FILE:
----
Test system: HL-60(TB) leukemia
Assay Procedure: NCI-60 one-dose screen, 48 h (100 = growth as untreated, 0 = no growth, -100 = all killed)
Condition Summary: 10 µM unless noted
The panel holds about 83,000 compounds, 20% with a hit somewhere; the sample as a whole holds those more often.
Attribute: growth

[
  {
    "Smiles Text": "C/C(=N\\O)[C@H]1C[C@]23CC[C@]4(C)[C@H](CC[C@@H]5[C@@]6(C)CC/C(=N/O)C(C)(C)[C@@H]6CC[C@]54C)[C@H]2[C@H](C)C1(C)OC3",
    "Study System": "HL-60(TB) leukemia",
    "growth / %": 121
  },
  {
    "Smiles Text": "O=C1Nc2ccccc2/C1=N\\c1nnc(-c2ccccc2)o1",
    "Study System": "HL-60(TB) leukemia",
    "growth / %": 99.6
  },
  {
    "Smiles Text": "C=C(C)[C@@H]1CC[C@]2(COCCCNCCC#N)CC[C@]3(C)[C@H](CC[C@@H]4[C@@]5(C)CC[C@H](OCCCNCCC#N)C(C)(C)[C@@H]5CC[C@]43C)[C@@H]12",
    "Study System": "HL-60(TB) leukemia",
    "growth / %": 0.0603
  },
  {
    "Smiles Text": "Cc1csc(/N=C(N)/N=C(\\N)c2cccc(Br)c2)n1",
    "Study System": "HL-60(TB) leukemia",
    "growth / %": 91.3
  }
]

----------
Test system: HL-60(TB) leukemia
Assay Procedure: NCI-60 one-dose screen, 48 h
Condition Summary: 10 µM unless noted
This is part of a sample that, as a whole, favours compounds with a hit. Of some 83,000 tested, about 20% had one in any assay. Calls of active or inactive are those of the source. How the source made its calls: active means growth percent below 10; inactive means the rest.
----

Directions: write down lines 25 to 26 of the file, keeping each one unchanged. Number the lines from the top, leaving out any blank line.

    "growth / %": 91.3
  }